The 3rd Annual Don C. Locke Multicultural and Social Justice Symposium featuring National Academy of Education President Gloria Ladson-Billings originally scheduled for March 18 has been postponed until 2021. Sign up to receive updates about the symposium.
- Date: Wednesday, March 24, 2021
- Time: TBD
- Where: TBD
- Featured Speaker: Gloria Ladson-Billings
- Title of Talk: “It’s ALL de jure: Turning a Critical Eye on the Northern Strategy”
- Synopsis of Talk: The standard narrative about school segregation draws a dividing line between the North and South and claims that the South engaged in a deliberate strategy of legal apartheid by establishing separate and unequal schools. On the other hand, the North was said to be a part of a de facto school segregation project that “just happened” to be segregated because of neighborhood segregation. This talk argues Northern complicity in ensuring that Black students would not be able to access quality education.
About Gloria Ladson-Billings
Gloria Ladson-Billings is the president of the National Academy of Education and the former Kellner Family Distinguished Professor of Urban Education at the University of Wisconsin-Madison, where she retired in 2018. Her research examines the pedagogical practices of teachers who are successful with African American students. She is the author of the groundbreaking 1994 book The Dreamkeepers: Successful Teachers of African American Children and the critically acclaimed book Crossing Over to Canaan: The Journey of New Teachers in Diverse Classrooms.Read More About Gloria
Can't Attend in Person? We'll Livestream Dr. Ladson-Billings' Talk.Watch the Livestream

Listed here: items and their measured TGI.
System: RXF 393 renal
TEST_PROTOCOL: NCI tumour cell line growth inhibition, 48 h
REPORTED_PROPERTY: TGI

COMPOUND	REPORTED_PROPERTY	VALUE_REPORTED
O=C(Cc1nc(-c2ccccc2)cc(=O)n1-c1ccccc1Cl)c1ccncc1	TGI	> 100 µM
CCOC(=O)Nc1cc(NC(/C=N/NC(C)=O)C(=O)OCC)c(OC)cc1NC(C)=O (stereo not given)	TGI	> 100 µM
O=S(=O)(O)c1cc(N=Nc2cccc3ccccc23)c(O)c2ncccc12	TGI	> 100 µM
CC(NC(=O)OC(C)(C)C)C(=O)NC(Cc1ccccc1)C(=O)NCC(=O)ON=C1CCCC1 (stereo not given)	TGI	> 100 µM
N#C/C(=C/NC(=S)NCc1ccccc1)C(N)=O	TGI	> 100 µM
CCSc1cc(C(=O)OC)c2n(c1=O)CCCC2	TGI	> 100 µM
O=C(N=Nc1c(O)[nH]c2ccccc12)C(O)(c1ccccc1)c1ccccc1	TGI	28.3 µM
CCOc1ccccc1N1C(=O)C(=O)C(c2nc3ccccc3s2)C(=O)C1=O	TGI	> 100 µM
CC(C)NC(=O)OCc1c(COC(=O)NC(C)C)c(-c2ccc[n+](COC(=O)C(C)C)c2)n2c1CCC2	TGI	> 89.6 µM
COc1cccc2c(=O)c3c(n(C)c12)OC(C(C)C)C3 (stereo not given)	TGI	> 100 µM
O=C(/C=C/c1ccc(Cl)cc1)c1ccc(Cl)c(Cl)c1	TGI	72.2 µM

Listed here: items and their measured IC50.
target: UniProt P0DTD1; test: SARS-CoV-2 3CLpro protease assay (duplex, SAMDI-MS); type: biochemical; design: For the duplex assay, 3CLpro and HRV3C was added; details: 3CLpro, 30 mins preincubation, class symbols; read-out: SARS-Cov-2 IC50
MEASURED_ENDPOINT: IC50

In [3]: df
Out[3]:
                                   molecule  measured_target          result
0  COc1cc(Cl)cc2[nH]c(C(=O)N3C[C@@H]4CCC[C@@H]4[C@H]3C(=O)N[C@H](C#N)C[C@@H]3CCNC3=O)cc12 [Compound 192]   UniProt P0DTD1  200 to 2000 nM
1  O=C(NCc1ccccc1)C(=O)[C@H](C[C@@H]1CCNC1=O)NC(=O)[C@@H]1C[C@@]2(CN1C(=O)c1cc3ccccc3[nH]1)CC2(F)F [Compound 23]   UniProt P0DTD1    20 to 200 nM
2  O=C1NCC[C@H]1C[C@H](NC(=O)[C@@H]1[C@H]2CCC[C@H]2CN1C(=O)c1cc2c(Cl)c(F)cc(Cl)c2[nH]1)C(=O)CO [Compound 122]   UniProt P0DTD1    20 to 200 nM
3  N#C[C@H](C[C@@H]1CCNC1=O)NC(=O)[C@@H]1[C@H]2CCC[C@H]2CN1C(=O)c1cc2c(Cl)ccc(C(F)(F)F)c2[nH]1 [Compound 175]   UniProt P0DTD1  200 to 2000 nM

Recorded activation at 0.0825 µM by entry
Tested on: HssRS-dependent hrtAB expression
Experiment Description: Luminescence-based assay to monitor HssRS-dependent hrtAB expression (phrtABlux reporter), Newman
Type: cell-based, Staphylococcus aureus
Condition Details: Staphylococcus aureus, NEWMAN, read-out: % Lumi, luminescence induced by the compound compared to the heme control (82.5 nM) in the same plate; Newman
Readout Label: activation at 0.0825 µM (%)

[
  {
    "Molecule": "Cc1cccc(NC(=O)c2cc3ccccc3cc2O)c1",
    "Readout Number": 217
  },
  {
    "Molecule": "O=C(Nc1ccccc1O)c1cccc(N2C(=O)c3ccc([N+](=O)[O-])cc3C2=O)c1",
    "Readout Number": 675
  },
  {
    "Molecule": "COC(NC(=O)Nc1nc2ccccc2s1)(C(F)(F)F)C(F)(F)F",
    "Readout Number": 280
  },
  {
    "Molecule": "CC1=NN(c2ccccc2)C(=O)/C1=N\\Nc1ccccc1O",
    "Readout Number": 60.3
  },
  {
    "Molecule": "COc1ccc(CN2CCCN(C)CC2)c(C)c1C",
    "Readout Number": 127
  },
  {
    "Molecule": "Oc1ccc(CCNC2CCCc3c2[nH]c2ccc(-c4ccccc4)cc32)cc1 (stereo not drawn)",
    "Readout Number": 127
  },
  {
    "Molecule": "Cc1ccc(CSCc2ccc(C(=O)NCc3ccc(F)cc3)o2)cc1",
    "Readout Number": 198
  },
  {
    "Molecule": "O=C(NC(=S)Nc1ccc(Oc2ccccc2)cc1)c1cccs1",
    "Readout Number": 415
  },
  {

About the Don C. Locke Symposium
The NC State College of Education started the Don C. Locke Multiculturalism and Social Justice Symposium in 2018 to honor Don C. Locke, a longtime professor of counselor education at NC State. Locke also worked as director of diversity and multiculturalism at the University of North Carolina at Asheville until retiring in 2007. He passed away after a brief illness in 2016. He dedicated his professional life to the advancement of counseling and equity.
2019: James L. Moore III on Helping African American Male Students to Achieve
African American male K-12 students are underrepresented in advanced academic courses and in gifted and talented programs, including in predominantly black school districts and even when there are black teachers of those courses, said James L. Moore III, the vice provost for diversity and inclusion and chief diversity officer at The Ohio State University. A reason why: teachers’ perceptions and expectations.
2018: Courtland Lee on How to Stay Sane During Insane Times
Courtland Lee, a professor at The Chicago School of Professional Psychology in Washington, D.C., talked about “Promoting Sanity in Insane Time” at the inaugural Don C. Locke Multiculturalism and Social Justice Symposium. "We are all basically dealing with collective and environmentally social trauma," Lee said. "So as a mental health professionals, it makes me think about what we can do. It’s our job to help people deal with trauma."